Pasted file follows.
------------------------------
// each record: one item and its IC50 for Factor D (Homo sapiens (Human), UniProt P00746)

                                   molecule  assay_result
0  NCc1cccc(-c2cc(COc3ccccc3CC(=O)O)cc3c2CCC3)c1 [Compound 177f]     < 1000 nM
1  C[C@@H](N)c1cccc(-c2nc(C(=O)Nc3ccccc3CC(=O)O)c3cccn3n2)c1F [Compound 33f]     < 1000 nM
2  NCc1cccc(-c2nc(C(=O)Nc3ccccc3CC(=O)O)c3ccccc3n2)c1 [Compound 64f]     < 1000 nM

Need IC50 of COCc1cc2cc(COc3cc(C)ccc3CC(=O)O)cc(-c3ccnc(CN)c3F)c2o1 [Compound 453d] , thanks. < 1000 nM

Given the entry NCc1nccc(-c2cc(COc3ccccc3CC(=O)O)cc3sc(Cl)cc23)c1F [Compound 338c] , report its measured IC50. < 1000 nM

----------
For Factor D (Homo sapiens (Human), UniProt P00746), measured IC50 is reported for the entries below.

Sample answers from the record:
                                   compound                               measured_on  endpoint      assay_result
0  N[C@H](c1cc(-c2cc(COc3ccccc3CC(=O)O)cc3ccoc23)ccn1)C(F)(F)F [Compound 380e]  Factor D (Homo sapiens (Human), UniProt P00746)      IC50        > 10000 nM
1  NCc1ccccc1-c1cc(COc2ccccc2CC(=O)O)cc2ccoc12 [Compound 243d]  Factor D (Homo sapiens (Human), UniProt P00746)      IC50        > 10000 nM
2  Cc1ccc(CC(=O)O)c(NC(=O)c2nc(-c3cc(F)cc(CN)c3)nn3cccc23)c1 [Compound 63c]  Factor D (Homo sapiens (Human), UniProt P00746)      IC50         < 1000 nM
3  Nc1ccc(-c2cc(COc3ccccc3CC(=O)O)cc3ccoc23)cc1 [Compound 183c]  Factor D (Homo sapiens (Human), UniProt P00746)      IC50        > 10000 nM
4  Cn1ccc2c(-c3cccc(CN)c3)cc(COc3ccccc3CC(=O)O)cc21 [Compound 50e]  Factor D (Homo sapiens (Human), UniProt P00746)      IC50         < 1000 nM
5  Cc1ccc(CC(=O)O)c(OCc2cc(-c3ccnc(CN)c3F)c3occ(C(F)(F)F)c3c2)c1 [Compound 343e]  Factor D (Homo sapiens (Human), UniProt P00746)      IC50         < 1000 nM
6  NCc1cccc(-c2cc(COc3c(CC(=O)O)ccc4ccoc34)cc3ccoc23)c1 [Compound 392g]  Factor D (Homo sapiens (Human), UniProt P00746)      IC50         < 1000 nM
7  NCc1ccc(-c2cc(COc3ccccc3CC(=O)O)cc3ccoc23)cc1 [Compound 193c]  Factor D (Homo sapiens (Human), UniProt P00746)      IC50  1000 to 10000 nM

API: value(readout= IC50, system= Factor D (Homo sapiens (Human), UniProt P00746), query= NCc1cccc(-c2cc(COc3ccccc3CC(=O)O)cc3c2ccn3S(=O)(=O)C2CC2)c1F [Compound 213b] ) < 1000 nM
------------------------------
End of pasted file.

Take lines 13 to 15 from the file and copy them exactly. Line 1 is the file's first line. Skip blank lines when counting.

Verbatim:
1  NCc1ccccc1-c1cc(COc2ccccc2CC(=O)O)cc2ccoc12 [Compound 243d]  Factor D (Homo sapiens (Human), UniProt P00746)      IC50        > 10000 nM
2  Cc1ccc(CC(=O)O)c(NC(=O)c2nc(-c3cc(F)cc(CN)c3)nn3cccc23)c1 [Compound 63c]  Factor D (Homo sapiens (Human), UniProt P00746)      IC50         < 1000 nM
3  Nc1ccc(-c2cc(COc3ccccc3CC(=O)O)cc3ccoc23)cc1 [Compound 183c]  Factor D (Homo sapiens (Human), UniProt P00746)      IC50        > 10000 nM